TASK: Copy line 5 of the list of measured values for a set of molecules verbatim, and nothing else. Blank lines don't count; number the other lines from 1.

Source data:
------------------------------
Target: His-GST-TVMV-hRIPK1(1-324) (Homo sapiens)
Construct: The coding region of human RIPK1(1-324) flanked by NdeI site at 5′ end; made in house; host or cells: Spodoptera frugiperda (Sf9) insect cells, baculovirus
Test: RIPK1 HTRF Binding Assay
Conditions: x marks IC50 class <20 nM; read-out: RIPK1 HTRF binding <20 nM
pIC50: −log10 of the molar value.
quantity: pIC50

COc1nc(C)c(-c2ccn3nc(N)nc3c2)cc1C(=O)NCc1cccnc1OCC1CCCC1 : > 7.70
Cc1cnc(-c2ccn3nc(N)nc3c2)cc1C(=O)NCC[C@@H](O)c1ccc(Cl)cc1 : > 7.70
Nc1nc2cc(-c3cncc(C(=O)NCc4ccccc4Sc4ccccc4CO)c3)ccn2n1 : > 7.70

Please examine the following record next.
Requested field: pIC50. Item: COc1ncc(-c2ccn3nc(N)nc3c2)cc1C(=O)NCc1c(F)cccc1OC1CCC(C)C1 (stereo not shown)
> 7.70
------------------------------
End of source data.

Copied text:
pIC50: −log10 of the molar value.